Marketing In The Era Of Machine Learning
Dr. A.M. Sakkthivel, Professor, Skyline University College, discusses how companies can use machine learning to attract and retain new customers.
Marketing today is becoming extremely complex due to mounting competition and the dynamic behavior of consumers. Companies are always looking for ways to manage this and to reach out to target consumers for their survival, sustainability, and of course, growth. However, such methods are easily imitated by competitors, leading to the company’s failure to create excitement and value to target consumers.
Today’s consumers are enjoying the benefits offered by companies and they move around to wherever they can get better bargains and benefits. Such a move forces companies to constantly create and offer promotions to attract consumers to generate much-needed revenues to run their businesses. Such consumers are called “price warriors” and companies can’t profit and grow when they focus too much on them.
Instead, companies should create a loyal and contributing consumer base to achieve their expected profit and growth. Creating a loyal consumer base is a herculean task, as competing companies will constantly target and attract consumers through their continuous promotional offers. However, companies should hold on to their existing consumers and convert them into loyal customers by creating constant excitement, surprises, and benefits.
How does a company create continuous excitement and surprises to make sure that its existing consumers come back and spend more money? This is where the role of technology in marketing comes in. Companies can use technology for advertisements, communications, events, and services to attract consumers and retain their loyalty.
With people’s ever-shortening attention span, companies need to use technology that is highly interactive and multifaceted. This requires companies to design an integrated system of marketing that includes capturing consumer data, analytics, and the development of AI systems that includes machine learning designed to develop and act on its own with the right training and instructions.
Numerous companies are experimenting with machine learning and using it in different marketing aspects such as the monitoring and measuring of offline and online consumer buying behavior, deciding on profitable dynamic pricing, ensuring sales, targeting efforts towards relevant market, generating personalized promotional offers, measuring website experiences, identifying sentiments of target consumers, and predicting and generating counter-measures to customers’ churn rate, among others.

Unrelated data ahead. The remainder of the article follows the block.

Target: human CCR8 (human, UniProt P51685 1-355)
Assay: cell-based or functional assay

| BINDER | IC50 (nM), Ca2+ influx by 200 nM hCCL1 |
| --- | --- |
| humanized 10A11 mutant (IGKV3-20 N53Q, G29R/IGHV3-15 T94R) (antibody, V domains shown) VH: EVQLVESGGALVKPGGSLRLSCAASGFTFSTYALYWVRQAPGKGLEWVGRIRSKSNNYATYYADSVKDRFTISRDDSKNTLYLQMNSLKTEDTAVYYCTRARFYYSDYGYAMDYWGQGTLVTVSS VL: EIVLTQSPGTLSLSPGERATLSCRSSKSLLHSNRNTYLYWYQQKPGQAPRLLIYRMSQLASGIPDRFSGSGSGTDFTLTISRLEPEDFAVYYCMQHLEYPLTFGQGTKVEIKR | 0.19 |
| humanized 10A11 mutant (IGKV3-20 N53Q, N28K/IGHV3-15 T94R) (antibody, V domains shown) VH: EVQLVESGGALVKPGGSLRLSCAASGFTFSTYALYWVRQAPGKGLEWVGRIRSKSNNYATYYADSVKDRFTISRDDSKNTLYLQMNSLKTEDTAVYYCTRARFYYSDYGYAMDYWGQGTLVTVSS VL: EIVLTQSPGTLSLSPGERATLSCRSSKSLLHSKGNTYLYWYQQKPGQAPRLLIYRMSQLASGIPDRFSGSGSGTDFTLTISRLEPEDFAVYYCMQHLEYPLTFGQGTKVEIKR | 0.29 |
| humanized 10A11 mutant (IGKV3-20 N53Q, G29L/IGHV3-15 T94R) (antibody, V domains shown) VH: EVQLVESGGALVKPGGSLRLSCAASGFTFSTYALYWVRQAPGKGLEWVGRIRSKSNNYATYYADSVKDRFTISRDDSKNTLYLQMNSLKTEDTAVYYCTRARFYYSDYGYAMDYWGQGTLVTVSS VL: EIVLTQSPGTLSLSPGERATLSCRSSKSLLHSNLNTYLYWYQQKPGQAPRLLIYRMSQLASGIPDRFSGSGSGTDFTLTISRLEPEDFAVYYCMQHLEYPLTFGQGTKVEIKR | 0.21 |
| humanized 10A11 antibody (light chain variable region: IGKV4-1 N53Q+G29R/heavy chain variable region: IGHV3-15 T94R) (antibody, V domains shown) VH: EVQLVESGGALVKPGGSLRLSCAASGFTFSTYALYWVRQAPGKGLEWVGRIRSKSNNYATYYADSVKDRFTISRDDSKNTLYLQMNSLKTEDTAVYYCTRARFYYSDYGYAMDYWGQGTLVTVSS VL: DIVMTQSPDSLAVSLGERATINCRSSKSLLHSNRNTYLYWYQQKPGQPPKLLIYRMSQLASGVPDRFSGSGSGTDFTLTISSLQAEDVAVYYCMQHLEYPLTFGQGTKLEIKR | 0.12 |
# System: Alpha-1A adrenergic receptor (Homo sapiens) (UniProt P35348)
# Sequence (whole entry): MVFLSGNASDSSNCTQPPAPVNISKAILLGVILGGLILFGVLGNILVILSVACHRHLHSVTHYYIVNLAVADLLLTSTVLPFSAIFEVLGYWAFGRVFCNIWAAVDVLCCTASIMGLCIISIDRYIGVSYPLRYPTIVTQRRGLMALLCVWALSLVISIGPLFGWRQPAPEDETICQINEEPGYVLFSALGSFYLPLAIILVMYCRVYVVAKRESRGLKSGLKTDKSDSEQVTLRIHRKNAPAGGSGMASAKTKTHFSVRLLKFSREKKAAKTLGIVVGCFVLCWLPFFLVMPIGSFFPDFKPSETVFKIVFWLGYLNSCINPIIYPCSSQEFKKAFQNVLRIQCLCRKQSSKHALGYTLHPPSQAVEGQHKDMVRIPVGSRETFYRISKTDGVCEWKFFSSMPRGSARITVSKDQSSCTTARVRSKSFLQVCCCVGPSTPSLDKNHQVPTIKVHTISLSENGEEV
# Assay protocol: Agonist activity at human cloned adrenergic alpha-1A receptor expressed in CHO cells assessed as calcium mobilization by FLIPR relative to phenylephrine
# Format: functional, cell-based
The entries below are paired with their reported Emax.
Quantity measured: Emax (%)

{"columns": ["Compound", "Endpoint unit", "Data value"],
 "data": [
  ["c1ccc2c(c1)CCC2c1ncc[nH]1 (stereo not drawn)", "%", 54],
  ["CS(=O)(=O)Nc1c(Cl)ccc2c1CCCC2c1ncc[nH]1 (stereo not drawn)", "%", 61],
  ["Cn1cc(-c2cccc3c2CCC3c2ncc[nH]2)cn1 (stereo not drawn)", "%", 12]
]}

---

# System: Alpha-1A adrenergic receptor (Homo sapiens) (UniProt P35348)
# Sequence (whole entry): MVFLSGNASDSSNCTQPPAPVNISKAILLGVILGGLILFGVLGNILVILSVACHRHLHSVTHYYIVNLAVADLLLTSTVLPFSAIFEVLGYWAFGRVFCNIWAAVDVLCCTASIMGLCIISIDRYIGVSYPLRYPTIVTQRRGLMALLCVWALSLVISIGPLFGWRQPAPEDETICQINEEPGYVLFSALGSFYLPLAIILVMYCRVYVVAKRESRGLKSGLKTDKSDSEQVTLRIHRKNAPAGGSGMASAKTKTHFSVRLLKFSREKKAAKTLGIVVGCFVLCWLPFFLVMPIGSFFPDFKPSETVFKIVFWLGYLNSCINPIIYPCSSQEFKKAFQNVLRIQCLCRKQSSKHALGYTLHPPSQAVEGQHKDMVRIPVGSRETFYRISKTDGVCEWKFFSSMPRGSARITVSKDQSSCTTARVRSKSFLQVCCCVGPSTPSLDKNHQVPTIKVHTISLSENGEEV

Machine learning could be of more use in products and service-oriented organizations that require frequent footfall from consumers to generate revenues for their survival, sustainability, and growth. It is, therefore, important to generate clean and enormous amounts of data because it will help the machine learning system train and understand patterns of purchase of products and services and for it to make predictions and alert the companies of what is coming.
It’s also important to set the priorities and functions while training the machine learning system to suit the requirements of a company, such as predicting consumer churn, predicting their next big spending, predicting most favorable products/services to make personalized promotions, and even personalized pricing to attract consumers.
Although the machine learning system is an autonomous one, it is important to have continuous human interactions and interventions to align machine learning with the ongoing strategic and operational aspects of a company. Such alignment will enable the system to inherently understand requirements and patterns of the company’s strategic and operational aspects to aptly generate suitable and useful responses. Hence, companies need to focus on using systems like machine learning for their marketing strategies and design them for greater use. Doing this will help companies successfully navigate the turbulent waters of the market with its ever-mounting competitions and the ever-changing consumer behavior.